When it Comes to Satisfaction, the Experience is Everything

Posted in GeBBS Healthcare Solutions, Inc.

It’s true that in nearly every industry, the experience is everything.  Failing to meet customer expectations is most certainly the demise, as the Amazon effect and consumerism have pushed people to expect more for less without delays or frustration.  Yet, in healthcare – still many patients face delays and frustration at every step of their healthcare experience. Difficulties often start early with scheduling, insurance verification, authorization of services, and a myriad of other patient-facing problems, including confusion over where to go or what to expect before and after services are rendered, the list goes on. 

That’s why the patient experience has become amongst healthcare’s hottest topic and a primary focus of immediate improvement. Dating back as early as 2007, academic medical centers started focusing on the patient experience and over the past decade, the movement has widely spread to hospitals and health systems of all sizes. Many organizations are hiring Chief Experience Officers (CXOs) or have established interdisciplinary teams to help lead the effort – much of which will focus on access, communication, and improving patient satisfaction from prior to an encounter and all the way through, to the point the patient’s bill has been accurately and timely paid in full.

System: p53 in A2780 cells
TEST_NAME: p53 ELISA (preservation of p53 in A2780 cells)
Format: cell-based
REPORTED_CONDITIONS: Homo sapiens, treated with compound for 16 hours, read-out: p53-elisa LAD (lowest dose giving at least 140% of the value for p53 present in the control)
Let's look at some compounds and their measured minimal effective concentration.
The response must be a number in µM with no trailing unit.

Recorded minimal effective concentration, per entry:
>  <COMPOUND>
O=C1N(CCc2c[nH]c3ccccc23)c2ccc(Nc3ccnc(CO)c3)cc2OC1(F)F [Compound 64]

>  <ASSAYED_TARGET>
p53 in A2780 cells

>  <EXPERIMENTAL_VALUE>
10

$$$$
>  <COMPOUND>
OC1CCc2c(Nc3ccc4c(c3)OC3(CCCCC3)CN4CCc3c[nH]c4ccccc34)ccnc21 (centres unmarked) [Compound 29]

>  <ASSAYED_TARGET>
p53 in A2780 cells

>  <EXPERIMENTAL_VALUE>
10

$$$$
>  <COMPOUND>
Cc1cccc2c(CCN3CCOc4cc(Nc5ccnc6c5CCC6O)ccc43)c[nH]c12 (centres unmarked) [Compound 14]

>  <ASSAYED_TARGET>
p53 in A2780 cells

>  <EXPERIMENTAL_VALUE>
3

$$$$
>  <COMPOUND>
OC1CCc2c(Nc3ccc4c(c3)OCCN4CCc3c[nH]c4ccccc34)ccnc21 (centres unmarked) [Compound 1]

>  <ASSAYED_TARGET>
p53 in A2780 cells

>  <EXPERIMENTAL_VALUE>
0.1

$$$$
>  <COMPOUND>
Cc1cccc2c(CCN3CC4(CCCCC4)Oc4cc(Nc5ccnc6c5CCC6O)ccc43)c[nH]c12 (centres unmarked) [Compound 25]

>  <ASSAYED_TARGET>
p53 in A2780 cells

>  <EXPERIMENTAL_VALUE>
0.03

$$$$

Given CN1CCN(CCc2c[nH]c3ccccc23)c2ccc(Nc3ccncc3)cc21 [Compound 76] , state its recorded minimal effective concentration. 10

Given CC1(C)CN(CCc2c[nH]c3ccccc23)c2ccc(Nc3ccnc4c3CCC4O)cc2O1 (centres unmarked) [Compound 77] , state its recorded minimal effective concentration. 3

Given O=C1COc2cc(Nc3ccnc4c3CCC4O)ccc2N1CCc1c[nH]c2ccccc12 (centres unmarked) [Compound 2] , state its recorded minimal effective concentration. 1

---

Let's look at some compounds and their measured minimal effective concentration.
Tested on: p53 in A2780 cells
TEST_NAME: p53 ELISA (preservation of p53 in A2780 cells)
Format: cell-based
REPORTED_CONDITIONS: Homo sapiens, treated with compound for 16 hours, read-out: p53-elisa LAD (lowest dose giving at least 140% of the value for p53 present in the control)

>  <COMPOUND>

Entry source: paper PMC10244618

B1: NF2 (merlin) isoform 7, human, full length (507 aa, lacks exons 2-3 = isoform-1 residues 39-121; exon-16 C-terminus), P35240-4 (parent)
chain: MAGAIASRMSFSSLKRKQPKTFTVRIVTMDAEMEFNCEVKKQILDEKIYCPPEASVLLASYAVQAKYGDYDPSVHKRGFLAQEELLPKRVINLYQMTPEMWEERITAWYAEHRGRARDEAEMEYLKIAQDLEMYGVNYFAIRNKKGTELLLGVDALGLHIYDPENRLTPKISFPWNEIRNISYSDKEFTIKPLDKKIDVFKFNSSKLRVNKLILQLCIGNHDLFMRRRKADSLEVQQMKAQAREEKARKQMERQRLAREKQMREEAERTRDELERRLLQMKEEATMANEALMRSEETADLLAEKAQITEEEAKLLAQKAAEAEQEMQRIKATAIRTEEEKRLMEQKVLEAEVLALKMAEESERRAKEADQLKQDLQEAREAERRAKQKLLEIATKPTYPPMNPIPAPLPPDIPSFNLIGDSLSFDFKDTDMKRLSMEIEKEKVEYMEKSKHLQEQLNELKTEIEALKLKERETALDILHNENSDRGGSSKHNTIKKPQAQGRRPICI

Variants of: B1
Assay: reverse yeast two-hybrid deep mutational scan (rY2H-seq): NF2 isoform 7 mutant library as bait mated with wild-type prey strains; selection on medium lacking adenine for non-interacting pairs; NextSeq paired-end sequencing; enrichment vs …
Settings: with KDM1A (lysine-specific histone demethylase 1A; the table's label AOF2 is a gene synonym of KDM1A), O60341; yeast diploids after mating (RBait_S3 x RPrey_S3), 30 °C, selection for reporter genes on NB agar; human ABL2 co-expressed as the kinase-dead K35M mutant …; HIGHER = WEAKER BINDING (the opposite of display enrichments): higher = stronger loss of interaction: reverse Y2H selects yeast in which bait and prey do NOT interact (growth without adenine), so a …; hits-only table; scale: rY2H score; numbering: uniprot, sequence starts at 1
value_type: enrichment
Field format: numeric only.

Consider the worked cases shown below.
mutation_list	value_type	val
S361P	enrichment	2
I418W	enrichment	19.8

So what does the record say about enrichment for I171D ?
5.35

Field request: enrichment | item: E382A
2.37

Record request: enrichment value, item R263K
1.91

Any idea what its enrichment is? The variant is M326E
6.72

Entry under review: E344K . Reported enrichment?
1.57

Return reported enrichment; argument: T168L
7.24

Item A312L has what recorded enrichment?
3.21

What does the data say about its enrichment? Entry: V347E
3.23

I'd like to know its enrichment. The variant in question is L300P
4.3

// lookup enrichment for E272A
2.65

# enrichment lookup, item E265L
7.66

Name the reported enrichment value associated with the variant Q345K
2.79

The Link Between Experience, Outcomes, and Reimbursement

Aside from the frustration factor, many healthcare consumers don’t realize that the patient experience can actually have an impact on patient outcomes, too. Factors like patient communication, which is a critical element of the patient experience, can impact a patient’s understanding of their plan of care or the intricacies of their insurance coverage.  Patients who aren’t engaged or don’t feel confident in their care teams may be less likely to adhere to medical advice.  Delays in scheduling or the inability to reach a provider or care team member can impact timely access to care, and ultimately, outcomes. 

On the provider side, when the patient experience fails to meet expectations, so does revenue.  Aside from the fact that a dissatisfied patient may choose to go somewhere else next time (and quite possibly tell others to as well), a portion of reimbursement for Medicare and Medicaid payments is now tied directly to HCAHPS survey results that measure a patient’s perception of their experience. This survey addresses important topics like communication from doctors and nurses, responsiveness, and much more.  For the outpatient and ambulatory surgery side, CAHPS is a similar CMS survey that’s currently optional but will also eventually be tied to reimbursement. This survey addresses topics like getting timely care and appointments, communication, coordination of care, and much more.

It’s clear that the patient experience is about much more than happy patients. If you’re serious about focusing on patient satisfaction and the patient experience, here are a few tips to get you started on the road to much healthier, more satisfied patients – and a better bottom line.